More than a few are beginning to take part in an effort to stop honey bee population decline. The federal government has stepped up and wants to assist in stopping the declining honey bee populations. They hope to accomplish this by making more federal land available to these flying insects. They believe that this, in addition to more money for research and less pesticide use, will be the answer.
Scientists say that bees are important in the pollination of many farm crops. They state that declining nutrition, mites, disease and pesticides are harming the bee population. The Feds plan a strategy that calls on everyone to do what they can to benefit the bees. Bees provide over $15 million in value to the U.S. economy, according to White House science adviser, John Holdren.
“Pollinators are struggling,” Holdren stated. Federal surveys showed that honey bee keepers lost 40% of their colonies last year and current expectations for the future are grim unless action is taken to support honey bee population expansion.
The plan is to restore seven million acres for bee habitation over the next five years. Agencies will have to find ways to grow plants on federal lands that bees prefer. Scientists have worries that large land tracts that only grow one crop have hurt bee nutrition. The agencies involved are the Department of the Interior, the Department of Housing and Urban Development, and the Department of Transportation. They all will have to plant bee-friendly plants on their properties to assist in honey bee population increase.
Check out a time lapse of the first 21 days of a bee’s life in 60 seconds…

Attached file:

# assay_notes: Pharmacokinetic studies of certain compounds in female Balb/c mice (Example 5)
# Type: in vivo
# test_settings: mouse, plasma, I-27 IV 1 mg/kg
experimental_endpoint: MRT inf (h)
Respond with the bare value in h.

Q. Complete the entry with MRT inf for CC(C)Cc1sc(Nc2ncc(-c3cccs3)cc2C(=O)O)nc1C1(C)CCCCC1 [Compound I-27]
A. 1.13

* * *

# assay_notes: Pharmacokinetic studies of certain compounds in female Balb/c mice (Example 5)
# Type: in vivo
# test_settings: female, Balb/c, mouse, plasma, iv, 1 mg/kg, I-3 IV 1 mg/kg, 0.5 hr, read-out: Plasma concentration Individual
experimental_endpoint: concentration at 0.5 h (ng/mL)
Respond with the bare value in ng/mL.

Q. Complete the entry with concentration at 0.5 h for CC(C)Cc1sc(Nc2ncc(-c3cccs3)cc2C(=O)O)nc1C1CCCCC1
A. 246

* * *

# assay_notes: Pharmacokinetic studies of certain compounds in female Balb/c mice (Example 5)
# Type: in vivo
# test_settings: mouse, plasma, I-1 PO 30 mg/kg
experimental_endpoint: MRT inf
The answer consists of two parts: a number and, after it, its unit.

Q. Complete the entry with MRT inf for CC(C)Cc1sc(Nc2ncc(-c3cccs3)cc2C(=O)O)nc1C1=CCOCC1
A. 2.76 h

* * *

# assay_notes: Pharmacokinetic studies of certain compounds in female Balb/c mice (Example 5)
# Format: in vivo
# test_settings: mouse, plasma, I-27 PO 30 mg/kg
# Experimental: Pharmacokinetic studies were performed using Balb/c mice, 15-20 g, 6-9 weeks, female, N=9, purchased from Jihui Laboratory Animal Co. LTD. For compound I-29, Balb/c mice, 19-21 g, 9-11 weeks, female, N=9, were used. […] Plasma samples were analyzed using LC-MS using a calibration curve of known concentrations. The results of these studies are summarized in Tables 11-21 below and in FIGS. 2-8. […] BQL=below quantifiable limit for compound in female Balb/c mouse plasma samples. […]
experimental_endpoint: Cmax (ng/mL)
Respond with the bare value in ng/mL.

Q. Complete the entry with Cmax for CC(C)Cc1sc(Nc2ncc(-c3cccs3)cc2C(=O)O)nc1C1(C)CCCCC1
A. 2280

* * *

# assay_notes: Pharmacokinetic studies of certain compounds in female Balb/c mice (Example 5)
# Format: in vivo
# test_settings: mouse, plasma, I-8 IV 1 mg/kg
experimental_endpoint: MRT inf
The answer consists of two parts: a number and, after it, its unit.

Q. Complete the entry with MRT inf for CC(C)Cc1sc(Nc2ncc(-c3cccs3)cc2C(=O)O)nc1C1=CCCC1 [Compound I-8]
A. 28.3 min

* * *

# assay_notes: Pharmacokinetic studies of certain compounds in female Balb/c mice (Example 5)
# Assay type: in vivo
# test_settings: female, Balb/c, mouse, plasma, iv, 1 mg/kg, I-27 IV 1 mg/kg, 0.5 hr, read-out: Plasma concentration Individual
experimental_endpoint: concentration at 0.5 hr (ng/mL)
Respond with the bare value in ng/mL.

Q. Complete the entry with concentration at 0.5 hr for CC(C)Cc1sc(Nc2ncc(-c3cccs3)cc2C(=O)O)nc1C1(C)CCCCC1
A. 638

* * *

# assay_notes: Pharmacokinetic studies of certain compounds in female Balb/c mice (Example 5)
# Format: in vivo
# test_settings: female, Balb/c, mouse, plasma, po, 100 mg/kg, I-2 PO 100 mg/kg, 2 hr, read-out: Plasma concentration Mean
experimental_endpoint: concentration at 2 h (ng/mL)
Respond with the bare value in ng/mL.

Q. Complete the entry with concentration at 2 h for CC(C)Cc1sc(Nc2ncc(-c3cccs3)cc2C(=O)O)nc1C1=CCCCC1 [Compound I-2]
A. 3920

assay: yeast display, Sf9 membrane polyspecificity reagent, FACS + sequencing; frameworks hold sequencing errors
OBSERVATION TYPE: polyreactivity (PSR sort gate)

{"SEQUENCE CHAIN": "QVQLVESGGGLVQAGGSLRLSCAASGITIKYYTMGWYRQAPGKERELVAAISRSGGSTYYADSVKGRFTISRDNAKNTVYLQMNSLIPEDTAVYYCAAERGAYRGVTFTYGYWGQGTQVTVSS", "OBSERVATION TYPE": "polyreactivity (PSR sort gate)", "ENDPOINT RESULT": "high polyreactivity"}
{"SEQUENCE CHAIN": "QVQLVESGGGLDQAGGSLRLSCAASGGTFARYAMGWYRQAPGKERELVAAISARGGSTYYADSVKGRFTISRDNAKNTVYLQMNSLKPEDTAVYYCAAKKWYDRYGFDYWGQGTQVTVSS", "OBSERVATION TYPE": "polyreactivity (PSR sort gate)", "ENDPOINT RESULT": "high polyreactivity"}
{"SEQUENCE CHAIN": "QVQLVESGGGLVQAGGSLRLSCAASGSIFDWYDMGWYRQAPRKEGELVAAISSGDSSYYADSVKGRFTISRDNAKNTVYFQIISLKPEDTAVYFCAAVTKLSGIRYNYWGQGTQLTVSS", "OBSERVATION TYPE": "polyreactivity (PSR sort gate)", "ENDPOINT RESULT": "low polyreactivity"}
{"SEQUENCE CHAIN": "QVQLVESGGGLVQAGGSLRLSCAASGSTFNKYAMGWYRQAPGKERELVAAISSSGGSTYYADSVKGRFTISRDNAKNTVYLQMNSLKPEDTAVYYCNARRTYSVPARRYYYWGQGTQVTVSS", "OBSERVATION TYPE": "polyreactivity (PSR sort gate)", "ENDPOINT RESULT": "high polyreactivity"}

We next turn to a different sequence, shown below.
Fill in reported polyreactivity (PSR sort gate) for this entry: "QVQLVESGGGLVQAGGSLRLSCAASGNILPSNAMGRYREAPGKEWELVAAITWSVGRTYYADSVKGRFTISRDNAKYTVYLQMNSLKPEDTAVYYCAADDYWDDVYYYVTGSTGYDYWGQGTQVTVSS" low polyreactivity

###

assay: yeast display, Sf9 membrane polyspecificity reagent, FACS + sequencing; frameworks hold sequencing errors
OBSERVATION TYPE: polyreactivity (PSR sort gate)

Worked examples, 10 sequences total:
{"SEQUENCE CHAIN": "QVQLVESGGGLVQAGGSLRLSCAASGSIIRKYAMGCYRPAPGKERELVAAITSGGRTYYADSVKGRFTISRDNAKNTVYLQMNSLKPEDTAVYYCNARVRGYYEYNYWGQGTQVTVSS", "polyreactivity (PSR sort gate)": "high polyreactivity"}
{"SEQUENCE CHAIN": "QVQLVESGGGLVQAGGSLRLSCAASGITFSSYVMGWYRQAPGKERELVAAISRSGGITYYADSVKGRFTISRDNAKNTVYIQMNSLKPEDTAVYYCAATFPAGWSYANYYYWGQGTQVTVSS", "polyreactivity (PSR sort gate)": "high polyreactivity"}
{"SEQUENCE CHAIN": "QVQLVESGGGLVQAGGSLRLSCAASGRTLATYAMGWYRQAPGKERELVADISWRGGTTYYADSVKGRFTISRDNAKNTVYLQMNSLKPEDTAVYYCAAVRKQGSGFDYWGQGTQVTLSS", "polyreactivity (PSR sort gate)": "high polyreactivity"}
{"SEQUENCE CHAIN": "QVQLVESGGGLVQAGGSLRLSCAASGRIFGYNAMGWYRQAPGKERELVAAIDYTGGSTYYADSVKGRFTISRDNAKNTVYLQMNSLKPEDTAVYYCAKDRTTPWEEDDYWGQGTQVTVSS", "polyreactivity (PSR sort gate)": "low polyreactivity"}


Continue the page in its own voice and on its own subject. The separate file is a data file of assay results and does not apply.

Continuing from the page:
“Here, we can do a lot for bees, and other pollinators,” said University of Maryland entomology Professor Dennis vanEnglesdorp, who leads bee studies, and noted the large loss in the bee population. “This, I think, is something to get excited and hopeful about. There is really only one hope for bees, and it is to make sure they spend a good part of the year in safe, healthy environments. The apparent scarcity of these areas is what’s worrying us.”
“From my perspective, it’s a wake-up call,” Jerry Bromenshenk wrote in an email. “Pollinators need safe havens, with adequate quantities of high-quality resources for food and habitat, relatively free from toxic chemicals, and that includes pollutants as well as pesticides and other agricultural chemicals.”
The Feds will be spending $82.5 million on bee research in the next year. That is an increase of $34 million over this year. Hopefully bee research isn’t all they’ll be doing, as action is needed urgently to address the dwindling bee populations.
Lessening the effect of pesticides on bees is a priority for the federal government, as both bee pollination and insect control are essential to the success of U.S. farming and agriculture. Our efforts now to stop honey bee population decline is sure to pay off in the future.